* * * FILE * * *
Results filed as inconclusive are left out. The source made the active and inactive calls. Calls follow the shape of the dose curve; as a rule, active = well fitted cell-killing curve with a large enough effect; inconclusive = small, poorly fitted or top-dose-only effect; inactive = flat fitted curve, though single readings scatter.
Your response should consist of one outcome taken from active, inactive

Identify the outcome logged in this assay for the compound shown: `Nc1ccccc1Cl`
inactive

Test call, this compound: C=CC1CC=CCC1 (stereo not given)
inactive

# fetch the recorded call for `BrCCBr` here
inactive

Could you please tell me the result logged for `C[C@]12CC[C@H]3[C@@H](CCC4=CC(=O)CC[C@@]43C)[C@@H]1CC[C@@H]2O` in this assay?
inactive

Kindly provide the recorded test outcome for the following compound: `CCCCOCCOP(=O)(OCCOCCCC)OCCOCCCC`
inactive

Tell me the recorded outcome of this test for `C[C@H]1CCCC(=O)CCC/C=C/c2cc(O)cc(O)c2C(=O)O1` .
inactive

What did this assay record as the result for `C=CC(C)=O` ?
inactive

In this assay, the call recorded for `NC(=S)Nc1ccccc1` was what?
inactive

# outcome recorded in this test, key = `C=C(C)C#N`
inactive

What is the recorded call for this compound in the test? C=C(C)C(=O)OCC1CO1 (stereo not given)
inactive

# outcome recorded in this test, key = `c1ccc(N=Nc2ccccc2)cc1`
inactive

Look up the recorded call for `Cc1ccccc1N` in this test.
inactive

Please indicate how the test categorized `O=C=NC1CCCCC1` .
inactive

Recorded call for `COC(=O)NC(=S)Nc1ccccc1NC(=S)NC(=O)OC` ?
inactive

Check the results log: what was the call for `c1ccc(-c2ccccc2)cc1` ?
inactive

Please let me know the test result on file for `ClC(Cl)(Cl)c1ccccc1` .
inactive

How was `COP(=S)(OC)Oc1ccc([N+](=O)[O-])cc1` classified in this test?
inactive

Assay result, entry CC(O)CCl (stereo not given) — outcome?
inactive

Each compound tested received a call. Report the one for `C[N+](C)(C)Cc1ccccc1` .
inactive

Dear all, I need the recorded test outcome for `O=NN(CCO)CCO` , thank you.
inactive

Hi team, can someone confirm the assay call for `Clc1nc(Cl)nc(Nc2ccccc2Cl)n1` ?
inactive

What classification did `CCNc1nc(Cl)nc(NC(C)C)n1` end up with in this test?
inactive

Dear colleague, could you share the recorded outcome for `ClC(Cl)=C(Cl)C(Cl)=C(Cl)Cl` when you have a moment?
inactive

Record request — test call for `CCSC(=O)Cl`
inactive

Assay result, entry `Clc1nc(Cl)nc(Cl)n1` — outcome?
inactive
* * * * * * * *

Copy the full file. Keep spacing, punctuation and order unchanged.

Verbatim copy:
Results filed as inconclusive are left out. The source made the active and inactive calls. Calls follow the shape of the dose curve; as a rule, active = well fitted cell-killing curve with a large enough effect; inconclusive = small, poorly fitted or top-dose-only effect; inactive = flat fitted curve, though single readings scatter.
Your response should consist of one outcome taken from active, inactive

Identify the outcome logged in this assay for the compound shown: `Nc1ccccc1Cl`
inactive

Test call, this compound: C=CC1CC=CCC1 (stereo not given)
inactive

# fetch the recorded call for `BrCCBr` here
inactive

Could you please tell me the result logged for `C[C@]12CC[C@H]3[C@@H](CCC4=CC(=O)CC[C@@]43C)[C@@H]1CC[C@@H]2O` in this assay?
inactive

Kindly provide the recorded test outcome for the following compound: `CCCCOCCOP(=O)(OCCOCCCC)OCCOCCCC`
inactive

Tell me the recorded outcome of this test for `C[C@H]1CCCC(=O)CCC/C=C/c2cc(O)cc(O)c2C(=O)O1` .
inactive

What did this assay record as the result for `C=CC(C)=O` ?
inactive

In this assay, the call recorded for `NC(=S)Nc1ccccc1` was what?
inactive

# outcome recorded in this test, key = `C=C(C)C#N`
inactive

What is the recorded call for this compound in the test? C=C(C)C(=O)OCC1CO1 (stereo not given)
inactive

# outcome recorded in this test, key = `c1ccc(N=Nc2ccccc2)cc1`
inactive

Look up the recorded call for `Cc1ccccc1N` in this test.
inactive

Please indicate how the test categorized `O=C=NC1CCCCC1` .
inactive

Recorded call for `COC(=O)NC(=S)Nc1ccccc1NC(=S)NC(=O)OC` ?
inactive

Check the results log: what was the call for `c1ccc(-c2ccccc2)cc1` ?
inactive

Please let me know the test result on file for `ClC(Cl)(Cl)c1ccccc1` .
inactive

How was `COP(=S)(OC)Oc1ccc([N+](=O)[O-])cc1` classified in this test?
inactive

Assay result, entry CC(O)CCl (stereo not given) — outcome?
inactive

Each compound tested received a call. Report the one for `C[N+](C)(C)Cc1ccccc1` .
inactive

Dear all, I need the recorded test outcome for `O=NN(CCO)CCO` , thank you.
inactive

Hi team, can someone confirm the assay call for `Clc1nc(Cl)nc(Nc2ccccc2Cl)n1` ?
inactive

What classification did `CCNc1nc(Cl)nc(NC(C)C)n1` end up with in this test?
inactive

Dear colleague, could you share the recorded outcome for `ClC(Cl)=C(Cl)C(Cl)=C(Cl)Cl` when you have a moment?
inactive

Record request — test call for `CCSC(=O)Cl`
inactive

Assay result, entry `Clc1nc(Cl)nc(Cl)n1` — outcome?
inactive